At least two Catholic priests from Myanmar were prohibited by their diocese from speaking against the military junta and were told to refrain from “active involvement” in political activities.
The Kengtung Diocese in Myanmar’s Eastern Shan State wrote letters this week to Father Clement Angelo Ate and Father Dominic Wun Kyaw Htwe, banning them “from active participation in politics” and “from posting on social media against” the country’s military junta “and against Church leaders.”
Father Clement and Father Dominic used to be parish priests in the diocese before they were forced to flee the country because of threats to the life.
In a letter signed by Father Peter Anwe, diocesan administrator of Kengtung, the diocese noted that Father Clement and Father Dominic “actively participated in politics by being present in protest movements through rallies.”
The diocese said that “despite several warnings” the priests continued their political involvement through social media posts “against the power system in place and against Church leaders.”
Aside from the names of the recipient, the letters received by the priests are totally similar, including errors in grammar.
The letter told the priests that their “active involvement in politics” and their social media posts “not only cause great perplexity but also public opinion” that caused division in the Christian community.
Father Clement said he is “neither surprised nor shocked” about the letter.
“I have anticipated this sort of reaction either from my diocese or from the Catholic Church leaders from Myanmar,” he told LiCAS News.
He said he would rather “not guess why Myanmar Catholic Church Leaders prevent us from speaking what has been happening in the country.”
In his message on Sunday, Pope Francis appealed to the faithful not to look away from the suffering of the people in Myanmar.
“Yet again we hear the cry of pain of so many people in Myanmar who still lack basic humanitarian aid and who are forced to leave their homes because they are burned down and to escape violence,” said the pope.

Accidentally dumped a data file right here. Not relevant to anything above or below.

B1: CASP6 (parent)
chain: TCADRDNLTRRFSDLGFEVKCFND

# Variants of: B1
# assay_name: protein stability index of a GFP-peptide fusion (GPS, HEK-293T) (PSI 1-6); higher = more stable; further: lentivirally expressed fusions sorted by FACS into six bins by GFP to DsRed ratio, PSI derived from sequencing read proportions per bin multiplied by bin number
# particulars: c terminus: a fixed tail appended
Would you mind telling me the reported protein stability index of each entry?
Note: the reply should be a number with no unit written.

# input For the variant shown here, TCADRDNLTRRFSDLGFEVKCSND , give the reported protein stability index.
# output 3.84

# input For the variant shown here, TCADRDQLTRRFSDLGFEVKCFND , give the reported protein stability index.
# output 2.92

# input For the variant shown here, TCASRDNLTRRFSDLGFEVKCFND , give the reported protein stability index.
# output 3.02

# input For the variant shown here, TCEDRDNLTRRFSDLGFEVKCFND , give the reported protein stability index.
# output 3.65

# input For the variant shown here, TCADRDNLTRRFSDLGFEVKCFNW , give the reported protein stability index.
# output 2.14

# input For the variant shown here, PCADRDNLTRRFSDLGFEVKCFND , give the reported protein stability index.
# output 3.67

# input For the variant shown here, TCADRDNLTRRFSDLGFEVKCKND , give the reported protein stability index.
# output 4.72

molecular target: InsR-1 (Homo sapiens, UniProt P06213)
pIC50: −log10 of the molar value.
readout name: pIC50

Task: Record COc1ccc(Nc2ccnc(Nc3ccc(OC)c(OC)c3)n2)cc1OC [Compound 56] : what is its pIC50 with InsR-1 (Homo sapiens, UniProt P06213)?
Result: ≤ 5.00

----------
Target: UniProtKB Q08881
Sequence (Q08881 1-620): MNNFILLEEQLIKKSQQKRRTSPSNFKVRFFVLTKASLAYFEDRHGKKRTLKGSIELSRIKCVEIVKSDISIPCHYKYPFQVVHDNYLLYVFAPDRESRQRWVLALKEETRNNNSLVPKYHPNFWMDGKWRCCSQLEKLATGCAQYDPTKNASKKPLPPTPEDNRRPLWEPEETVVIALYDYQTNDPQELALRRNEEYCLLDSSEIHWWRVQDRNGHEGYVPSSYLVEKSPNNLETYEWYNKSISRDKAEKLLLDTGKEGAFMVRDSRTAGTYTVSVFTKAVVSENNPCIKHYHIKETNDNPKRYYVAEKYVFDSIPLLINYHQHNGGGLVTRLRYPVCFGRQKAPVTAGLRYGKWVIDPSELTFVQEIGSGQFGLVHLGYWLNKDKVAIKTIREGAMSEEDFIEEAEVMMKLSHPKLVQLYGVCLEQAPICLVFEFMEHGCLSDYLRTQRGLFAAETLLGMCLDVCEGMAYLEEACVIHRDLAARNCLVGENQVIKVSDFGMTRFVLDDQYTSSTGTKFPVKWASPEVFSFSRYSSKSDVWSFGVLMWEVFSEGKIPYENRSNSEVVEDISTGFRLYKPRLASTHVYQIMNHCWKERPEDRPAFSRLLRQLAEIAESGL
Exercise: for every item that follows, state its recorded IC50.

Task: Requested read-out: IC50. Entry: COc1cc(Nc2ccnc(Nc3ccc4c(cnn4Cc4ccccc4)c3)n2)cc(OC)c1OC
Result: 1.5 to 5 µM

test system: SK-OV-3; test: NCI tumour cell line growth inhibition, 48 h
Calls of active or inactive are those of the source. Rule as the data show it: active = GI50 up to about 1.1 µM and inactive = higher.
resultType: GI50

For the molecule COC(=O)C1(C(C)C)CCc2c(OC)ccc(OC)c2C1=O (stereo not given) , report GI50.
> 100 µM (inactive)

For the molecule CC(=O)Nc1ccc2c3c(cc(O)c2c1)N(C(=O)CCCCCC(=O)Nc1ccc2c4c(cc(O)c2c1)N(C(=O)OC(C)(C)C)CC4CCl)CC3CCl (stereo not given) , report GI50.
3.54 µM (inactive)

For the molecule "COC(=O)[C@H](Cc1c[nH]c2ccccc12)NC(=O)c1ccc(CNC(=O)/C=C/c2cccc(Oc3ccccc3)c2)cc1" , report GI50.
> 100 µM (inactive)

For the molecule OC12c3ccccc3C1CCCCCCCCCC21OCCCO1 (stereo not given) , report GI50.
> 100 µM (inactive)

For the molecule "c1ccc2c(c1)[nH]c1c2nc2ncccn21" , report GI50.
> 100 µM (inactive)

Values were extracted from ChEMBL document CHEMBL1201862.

Early this month, the Catholic Bishops’ Conference of Myanmar expressed their deep concern for the plight of civilians who continue to bear the brunt of the civil war.
They called on all sides of the conflict to respect human life, saying “human dignity and the right to life can never be violated.”
Father Clement said he is “fine and staying in a parish not very far from Mae Sai,” which is a major border crossing between Thailand and Myanmar.
The priest vowed to continue “fighting and standing with our suffering people” and do as much as I can for them.”
Meanwhile, in an earlier interview, Father Dominic said that when he joined the protest movement following the coup in February 2021, he already received warnings from Church leaders.
He went into hiding for six months until he also crossed to Thailand where he now serves in a parish in the Diocese of Chiang Rai.
Father Clement followed two months later.
“Our dreams, our hopes, and our future have been taken away from us. Our lives were destroyed by terrorist and murderous soldiers,” Father Dominic said in an earlier interview.
“We want to see at least the right to life as human beings recognized,” he said.
The priest said “Myanmar should not only be an internal problem, it should be an international issue because these are crimes against humanity.”